It seems unlikely that Alexander Korda thought there was much of a movie in the book as it stood, and Wells acknowledged in the introduction to his published screenplay that “a new story has been invented” to exemplify the book’s intellectual arguments, or at least the most elementary of them. It would be easy to mock the rudimentary dramatization to which Wells resorted. Every character is a spokesperson for one idea or another, from John Cabal’s “If we do not end war, war will end us” to his grandson Oswald’s final florid statement that “when he has conquered all the deeps of space and all the mysteries of time, still he will be beginning.” (In Massey, who plays both roles, Korda had certainly found an actor for whom—whether he liked the script or not—this kind of oratory seemed to come naturally.) Nothing occurs that is not designed to convey a precise point in the overall argument—the film is set, after all, in Everytown—and there is scarcely an attempt to sketch any emotional relationships of any depth. Even the scenes in the published screenplay in which Wells attempts, in however strained a fashion, to address future relations between men and women and between parents and children are not to be found in the finished film. Small wonder if, by the last reel, audiences felt they had drifted into some peculiar sort of illustrated lecture.

    *****

    It is indeed just that, an illustrated lecture. As such, it was very much of a piece with an emerging era of state-sponsored film­making, the age of Triumph of the Will (1935) and Alexander Nevsky (1938) and, in a more benign mode, the New Deal documentaries of Pare Lorentz, soon to be followed by the age of all-out wartime propaganda. Things to Come channels that atmosphere—its scenes of aerial bombing and ruined cities have the disturbing effect of achieved clairvoyance, a 1940s newsreel made in the ’30s—but it stands apart from any state except the World State cherished in the imagination of H. G. Wells.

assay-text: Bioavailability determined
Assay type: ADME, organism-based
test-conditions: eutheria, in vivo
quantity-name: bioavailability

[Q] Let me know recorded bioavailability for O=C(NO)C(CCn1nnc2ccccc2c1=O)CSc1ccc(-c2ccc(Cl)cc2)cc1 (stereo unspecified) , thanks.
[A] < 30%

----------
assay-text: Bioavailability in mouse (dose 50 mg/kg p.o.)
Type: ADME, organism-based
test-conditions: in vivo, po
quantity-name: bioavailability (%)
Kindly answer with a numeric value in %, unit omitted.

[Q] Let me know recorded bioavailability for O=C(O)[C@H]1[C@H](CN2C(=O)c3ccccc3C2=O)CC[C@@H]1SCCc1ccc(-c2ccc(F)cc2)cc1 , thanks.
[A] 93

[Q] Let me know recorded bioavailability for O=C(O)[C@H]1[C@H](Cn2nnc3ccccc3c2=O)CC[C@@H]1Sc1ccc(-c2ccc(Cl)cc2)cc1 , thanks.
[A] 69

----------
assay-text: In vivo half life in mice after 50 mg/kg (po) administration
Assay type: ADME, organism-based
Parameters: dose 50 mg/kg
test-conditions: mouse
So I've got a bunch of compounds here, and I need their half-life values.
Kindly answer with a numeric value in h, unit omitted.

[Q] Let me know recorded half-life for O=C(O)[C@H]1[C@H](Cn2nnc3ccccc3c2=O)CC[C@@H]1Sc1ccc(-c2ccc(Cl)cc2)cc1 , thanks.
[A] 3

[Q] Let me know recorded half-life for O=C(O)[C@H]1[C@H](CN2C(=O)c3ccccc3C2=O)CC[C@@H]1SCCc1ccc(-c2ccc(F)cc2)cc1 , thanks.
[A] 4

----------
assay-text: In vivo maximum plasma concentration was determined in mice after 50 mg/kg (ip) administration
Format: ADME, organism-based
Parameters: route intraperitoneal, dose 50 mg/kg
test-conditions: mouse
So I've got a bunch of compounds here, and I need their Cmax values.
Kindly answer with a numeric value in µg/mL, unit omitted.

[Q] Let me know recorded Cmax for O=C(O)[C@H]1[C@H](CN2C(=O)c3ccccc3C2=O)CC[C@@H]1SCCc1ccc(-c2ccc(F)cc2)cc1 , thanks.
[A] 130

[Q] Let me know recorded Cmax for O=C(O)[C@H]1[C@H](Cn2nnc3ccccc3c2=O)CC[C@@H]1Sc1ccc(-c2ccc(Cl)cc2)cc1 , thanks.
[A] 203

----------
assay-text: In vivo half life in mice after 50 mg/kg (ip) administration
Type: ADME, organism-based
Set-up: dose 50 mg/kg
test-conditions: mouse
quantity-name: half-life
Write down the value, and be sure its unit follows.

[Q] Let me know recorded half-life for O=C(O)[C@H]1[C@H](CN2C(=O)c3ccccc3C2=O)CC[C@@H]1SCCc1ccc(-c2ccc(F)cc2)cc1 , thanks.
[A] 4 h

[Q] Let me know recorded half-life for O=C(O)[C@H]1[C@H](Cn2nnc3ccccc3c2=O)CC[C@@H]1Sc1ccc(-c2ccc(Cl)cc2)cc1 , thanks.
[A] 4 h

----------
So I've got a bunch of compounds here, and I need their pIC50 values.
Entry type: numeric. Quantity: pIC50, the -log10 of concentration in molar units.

And so, despite the elimination of many of the most radical elements of Wells’s program (the assaults on religion, capitalism, and individualism), the film still carries a charge of real indigna­tion at the order of things. The original and understandably rejected title, Whither Mankind?, underscores the extent to which Wells envisaged a work of prophetic exhortation, a call for fundamental change in the face of impending collapse. The film’s opening sequences, in which cheery scenes of an English Christmastide are juxtaposed with menacing headlines about war, could hardly be more heavily accentuated; even more so the shock image of a dead child amid bombed-out ruins. It helps to remember that these scenes were being shown to an audience in active denial, many of them, of the possibility of such things coming to pass in the near future.

    The film comes closest to dramatic life in the middle, with the scene of the enemy aviator dying from his own poison gas, followed by the extended episode in which Everytown under­goes the horrors of the Wandering Sickness (underscored by the expressionistic death journey of Patricia Hilliard walking somnambulistically out of her ruined home to be shot down in the street) and falls under the sway of Ralph Richardson’s fur-draped warlord. Richardson draws all the Shakespearean energy he can out of the role, and Margaretta Scott, as his dis­con­tented mistress, matches him as best she can, given that much of her role was ultimately cut. It is the disparity between Richardson’s and Scott’s despicable but entirely human devi­ousness and the glacial decorum of the airmen who will establish the coming civilization that marks the point where Wells’s concept falters as drama.